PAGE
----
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New way of Space Launching?

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posted on Jul, 2 2007 @ 12:10 AM
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Why cant we take a monorail, the tracks that use magnetism, and use them to launch a vehicle into space?
Im thinking maybe 20 miles long or so and curve the track upwards towards the end kinda like a ramp.
Couldnt you make a vehicle go faster and faster with the magnet approach and then launch them like a bullet?




posted on Jul, 2 2007 @ 01:01 AM
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It's called a "railgun" or, more precisely, a "MagLev" Launcher.

The biggest problem with such a system is the extremely high "G-forces" your payload would have to endure to achieve the speed necessary to reach orbit by essentially "coasting" all the way from the end of the launcher to orbital insertion.

Although you could build up speed gradually over the course of a very long track, the track would have to be hundreds, if not thousands of miles long to slowly build up the roughly 17,000-18,000 MPH you'd need to achieve a stable orbit without exceeding g-forces that would crush a human to a ripe red pulp.

And then of course, there's the problem of the intense frictional heating your spacecraft would have to endure as a result of hurtling at orbital speed (actually, you would have to hurtle at better than orbital speed, atmosphereic drag upon launch would slow your craft considerably) through the dense lower atmosphere.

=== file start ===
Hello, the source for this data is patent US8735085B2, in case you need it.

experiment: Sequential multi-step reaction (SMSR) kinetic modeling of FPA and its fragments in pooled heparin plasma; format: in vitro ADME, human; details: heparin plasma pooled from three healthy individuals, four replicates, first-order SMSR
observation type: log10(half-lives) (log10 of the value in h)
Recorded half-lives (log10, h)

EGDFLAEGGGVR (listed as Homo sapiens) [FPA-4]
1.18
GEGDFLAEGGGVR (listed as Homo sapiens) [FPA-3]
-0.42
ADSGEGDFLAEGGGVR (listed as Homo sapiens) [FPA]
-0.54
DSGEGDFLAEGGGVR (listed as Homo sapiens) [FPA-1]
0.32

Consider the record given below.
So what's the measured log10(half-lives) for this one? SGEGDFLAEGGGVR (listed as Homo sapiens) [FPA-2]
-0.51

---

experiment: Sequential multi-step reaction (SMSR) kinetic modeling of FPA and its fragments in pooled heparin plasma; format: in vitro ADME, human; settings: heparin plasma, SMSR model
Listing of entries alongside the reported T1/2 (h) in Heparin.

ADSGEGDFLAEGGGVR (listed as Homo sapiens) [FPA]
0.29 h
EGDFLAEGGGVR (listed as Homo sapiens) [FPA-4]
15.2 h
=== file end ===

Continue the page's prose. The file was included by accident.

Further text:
posted on Jul, 2 2007 @ 01:09 AM
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No.

Orbital speed to typically around Mach 25- Mach 30. To get into space you'd need to be going faster than that, AND the monorail wouldn't be high altitude.

Imagine going Mach 20 at sealevel. ANYTHING would fly to bits. ANYTHING!



posted on Jul, 3 2007 @ 01:37 AM
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You would need a track almost 6,000 miles long to go that fast without sustaining any more than 5gs. Please correct me if I am wrong, but thats some serious stuff to figure out.



posted on Jul, 3 2007 @ 02:00 AM
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There was an idea that was being discussed here something like 6 months ago, not been able to find it yet - will look later.

Kinda similar to your monorail idea in that it uses mag propulsion. As Quasar pointed out the track would have to be very long - or circular.

If I’m remembering correctly a circular track about 10 miles circumference would be used to gradually build up to escape velocity, then as the veh was on its final lap part of the track would divert to the launcher ramp, hey presto!

It wasn't intended for humans tho due to the G forces, instead it would be to launch equipment to be received in orbit by the shuttle. The whole plan was a cheaper / quicker alternative to a space elevator.



posted on Jul, 3 2007 @ 02:11 AM
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The billions of dollars spent on such a project would be suited if put towards research of interdimensional travel, or antigrav propulsion.



posted on Jul, 3 2007 @ 02:31 AM
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Also the current Space Shuttle has to throttle back in the lower atmosphere because atmospheric friction would destroy the craft if it reached escape velocity in the lower atmosphere. The Space Shuttle has to wait until it reaches altitude before it can throttle up.



posted on Jul, 3 2007 @ 06:14 AM
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Why do you think this method, if it did work, should be used?

I have a feeling it would be a much more expensive alternative. Maybe in the long run we would get it back from saving on fuel costs?

[edit on 3-7-2007 by Cloak and Dagger]



posted on Jul, 3 2007 @ 06:24 AM
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Cos its cool!

Like I posted the plans for the space elevator are well beyond the nano tech we have ATM, every thing about this is possable now - and cheaper than a shuttle.